Bruce Springsteen feels that his music “judges the distance between American reality and the American dream”; so too does Show Me a Hero. Springsteen sings of blue-collar workers like Nick Wasicsko, down on their luck boxers, killers from Nebraska, immigrants in The Ghost of Tom Joad album. He writes about all kinds of everyday people who yearn for something more, but what binds them is that they are constantly beaten down by America’s traps and systems. The American dream that they believe in is quite distant from the reality of their day-to-day lives, whether caused by economic strife or losing the ones they love.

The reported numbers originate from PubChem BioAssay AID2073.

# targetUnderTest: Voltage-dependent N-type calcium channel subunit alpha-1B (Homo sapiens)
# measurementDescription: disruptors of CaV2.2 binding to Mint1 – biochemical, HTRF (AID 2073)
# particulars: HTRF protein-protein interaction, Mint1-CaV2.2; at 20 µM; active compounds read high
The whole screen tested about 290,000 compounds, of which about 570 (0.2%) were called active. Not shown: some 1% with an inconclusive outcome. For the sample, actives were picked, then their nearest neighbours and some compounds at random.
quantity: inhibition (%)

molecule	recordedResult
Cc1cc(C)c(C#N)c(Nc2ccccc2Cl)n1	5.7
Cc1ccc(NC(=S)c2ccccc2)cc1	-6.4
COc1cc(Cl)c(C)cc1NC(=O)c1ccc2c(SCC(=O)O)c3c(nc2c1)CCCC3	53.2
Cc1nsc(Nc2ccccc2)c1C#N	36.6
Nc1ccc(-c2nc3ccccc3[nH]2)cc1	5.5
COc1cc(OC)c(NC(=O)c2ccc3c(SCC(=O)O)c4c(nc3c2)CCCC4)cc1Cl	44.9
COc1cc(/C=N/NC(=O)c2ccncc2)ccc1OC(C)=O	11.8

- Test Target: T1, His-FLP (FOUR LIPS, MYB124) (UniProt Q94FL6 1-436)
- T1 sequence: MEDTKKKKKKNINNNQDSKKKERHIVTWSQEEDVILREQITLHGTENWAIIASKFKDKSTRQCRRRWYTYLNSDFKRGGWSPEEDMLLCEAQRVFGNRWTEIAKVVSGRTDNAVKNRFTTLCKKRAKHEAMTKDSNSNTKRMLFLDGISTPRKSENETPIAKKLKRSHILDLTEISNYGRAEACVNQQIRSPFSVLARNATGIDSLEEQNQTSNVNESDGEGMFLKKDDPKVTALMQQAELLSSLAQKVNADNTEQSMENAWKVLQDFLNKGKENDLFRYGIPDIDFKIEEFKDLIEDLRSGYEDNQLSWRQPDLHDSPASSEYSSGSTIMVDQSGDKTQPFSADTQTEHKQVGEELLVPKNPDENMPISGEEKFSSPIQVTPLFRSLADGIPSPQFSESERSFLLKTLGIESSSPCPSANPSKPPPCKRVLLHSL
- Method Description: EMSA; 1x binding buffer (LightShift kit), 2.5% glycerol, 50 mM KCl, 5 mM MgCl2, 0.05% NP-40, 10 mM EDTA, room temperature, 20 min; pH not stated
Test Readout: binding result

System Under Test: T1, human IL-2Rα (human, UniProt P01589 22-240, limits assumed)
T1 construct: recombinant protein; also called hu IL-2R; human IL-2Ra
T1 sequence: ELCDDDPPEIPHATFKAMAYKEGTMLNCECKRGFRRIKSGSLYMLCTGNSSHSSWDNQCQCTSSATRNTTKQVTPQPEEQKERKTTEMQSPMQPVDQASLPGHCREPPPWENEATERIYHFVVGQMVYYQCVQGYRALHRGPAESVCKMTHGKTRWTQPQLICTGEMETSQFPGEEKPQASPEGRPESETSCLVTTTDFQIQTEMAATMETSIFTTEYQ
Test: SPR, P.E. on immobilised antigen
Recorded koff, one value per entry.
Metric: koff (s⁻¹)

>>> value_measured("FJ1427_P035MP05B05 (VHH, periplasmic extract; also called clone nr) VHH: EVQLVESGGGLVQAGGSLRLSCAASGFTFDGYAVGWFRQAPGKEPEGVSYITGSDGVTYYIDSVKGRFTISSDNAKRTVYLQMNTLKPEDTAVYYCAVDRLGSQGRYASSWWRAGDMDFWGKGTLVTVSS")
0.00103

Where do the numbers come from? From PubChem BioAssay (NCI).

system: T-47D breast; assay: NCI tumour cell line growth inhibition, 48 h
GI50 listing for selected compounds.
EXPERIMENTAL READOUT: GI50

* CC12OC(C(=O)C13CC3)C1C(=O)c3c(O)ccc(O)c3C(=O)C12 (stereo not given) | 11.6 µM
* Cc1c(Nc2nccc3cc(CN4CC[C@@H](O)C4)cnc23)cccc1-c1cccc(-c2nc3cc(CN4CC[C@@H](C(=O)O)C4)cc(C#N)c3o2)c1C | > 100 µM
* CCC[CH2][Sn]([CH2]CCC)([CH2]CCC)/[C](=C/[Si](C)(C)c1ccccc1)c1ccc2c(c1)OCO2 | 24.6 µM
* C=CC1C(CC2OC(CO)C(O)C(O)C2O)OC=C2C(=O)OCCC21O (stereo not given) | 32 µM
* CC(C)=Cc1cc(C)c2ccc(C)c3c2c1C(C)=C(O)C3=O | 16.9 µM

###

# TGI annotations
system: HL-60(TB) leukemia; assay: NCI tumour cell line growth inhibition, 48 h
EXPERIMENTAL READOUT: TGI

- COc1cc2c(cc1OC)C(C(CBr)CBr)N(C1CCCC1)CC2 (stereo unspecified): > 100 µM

No gulf between reality and dream is as wide as that of the people of color we see in Show Me a Hero. They struggle against the political system, protest, and speak out at city hall meetings where white Yonkers citizens vehemently voice their hostilities, willing to do anything to keep them out of their neighborhoods, in the mistaken belief that people of color are the root of drugs and crime. It becomes an endless cycle in which no one can rise above their circumstances, because no one will provide them the opportunities, and the system itself, which should provide those opportunities, blames them. Springsteen’s songs don’t just echo Wasicsko’s journey and internal life, but all of the characters in Show Me a Hero desperate for better lives.